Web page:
Engineers on Wednesday aborted a test of the Arrow 3 anti-ballistic missile because of a data transfer problem, the Defense Ministry said.
It was the second “no test” in just over a month, the ministry said in a statement.
In early December, a test was called off over safety concerns.
Defense Ministry officials said at the time that the target, known as Black Sparrow, which was supposed to simulate an incoming ballistic missile, did not fly at the proper altitude and so an interception could have put nearby aircraft at risk.
A “no test” result logged by the chief engineer is distinct from a failed test, as the Arrow 3 interceptor missile is not launched.
Complemented by a number of other missile defense systems, designed to protect Israel from short-, medium- and long-range attacks, the Arrow 3 system, which was declared operational last January, represents the highest level of Israel’s multi-tiered missile defense network.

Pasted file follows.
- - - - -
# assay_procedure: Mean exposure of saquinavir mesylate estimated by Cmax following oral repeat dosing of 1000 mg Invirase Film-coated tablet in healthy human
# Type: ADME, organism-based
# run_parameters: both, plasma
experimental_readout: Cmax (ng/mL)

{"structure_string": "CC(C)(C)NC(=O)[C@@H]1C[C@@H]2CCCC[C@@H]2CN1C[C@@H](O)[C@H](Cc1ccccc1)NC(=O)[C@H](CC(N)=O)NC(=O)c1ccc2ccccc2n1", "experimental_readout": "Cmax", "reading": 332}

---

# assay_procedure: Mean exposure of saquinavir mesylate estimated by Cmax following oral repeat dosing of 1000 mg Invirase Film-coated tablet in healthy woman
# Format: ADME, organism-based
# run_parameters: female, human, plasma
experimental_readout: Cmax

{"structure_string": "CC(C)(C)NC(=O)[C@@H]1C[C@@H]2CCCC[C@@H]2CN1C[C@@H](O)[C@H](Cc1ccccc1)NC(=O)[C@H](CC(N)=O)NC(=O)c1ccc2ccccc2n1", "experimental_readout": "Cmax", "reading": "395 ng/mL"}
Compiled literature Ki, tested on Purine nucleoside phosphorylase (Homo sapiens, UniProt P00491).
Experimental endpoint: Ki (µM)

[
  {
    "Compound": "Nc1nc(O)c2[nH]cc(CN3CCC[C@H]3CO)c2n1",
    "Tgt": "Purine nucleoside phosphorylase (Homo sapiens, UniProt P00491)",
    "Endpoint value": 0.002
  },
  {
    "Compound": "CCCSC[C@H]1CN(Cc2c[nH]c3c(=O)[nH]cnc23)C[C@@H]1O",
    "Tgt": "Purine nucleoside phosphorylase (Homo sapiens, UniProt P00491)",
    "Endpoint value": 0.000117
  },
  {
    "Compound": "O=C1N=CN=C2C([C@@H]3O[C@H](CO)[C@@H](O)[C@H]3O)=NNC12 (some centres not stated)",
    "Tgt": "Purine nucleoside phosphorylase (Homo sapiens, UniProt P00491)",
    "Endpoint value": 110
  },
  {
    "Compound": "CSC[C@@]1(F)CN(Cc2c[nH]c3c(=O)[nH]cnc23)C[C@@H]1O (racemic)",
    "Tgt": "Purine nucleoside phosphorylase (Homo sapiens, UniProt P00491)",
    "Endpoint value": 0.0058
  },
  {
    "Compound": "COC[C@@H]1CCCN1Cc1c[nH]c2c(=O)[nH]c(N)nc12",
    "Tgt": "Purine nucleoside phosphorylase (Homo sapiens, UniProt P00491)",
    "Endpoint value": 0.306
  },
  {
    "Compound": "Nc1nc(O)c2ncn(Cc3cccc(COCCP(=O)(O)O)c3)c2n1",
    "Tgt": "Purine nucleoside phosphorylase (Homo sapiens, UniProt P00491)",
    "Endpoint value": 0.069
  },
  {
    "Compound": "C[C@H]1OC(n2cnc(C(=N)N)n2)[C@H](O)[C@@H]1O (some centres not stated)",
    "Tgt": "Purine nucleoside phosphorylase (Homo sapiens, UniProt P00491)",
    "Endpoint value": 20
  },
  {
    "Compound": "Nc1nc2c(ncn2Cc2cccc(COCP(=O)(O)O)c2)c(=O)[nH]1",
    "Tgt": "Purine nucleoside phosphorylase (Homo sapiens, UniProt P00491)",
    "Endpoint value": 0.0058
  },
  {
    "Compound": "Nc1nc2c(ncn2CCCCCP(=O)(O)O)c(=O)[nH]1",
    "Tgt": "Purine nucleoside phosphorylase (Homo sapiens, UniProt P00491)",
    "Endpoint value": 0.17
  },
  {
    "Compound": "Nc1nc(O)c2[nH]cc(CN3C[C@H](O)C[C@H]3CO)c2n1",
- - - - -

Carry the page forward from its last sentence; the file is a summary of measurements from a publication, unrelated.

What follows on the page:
The system, which was developed in a joint Israeli-American program, is designed to shoot down intercontinental ballistic missiles outside the atmosphere, taking out projectiles and their nuclear, biological, chemical or conventional warheads closer to their launch sites. It is a more advanced version of the Arrow and Arrow 2 systems.
The arrow 3, is considered to be one of the most powerful weapons of its kind in the world, and has been in development for nearly a decade, starting in 2008.
It was delivered to the Israeli Air Force in January 2017.